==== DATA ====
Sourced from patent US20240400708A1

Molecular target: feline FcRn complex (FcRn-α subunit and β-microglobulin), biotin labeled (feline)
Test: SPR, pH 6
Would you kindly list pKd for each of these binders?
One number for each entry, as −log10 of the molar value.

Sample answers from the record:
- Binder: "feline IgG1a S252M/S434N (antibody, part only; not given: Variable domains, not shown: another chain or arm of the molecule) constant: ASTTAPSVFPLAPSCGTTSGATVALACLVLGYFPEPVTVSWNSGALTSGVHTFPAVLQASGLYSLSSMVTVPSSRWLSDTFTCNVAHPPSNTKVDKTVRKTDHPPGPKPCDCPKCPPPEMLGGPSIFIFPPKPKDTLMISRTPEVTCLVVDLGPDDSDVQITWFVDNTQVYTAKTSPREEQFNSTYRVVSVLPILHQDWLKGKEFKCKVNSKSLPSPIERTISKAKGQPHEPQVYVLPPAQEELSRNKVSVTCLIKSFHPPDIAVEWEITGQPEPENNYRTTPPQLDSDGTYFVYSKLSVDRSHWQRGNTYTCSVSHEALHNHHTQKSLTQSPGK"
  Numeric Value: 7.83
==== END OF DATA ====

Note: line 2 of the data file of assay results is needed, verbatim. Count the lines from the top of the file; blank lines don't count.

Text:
Molecular target: feline FcRn complex (FcRn-α subunit and β-microglobulin), biotin labeled (feline)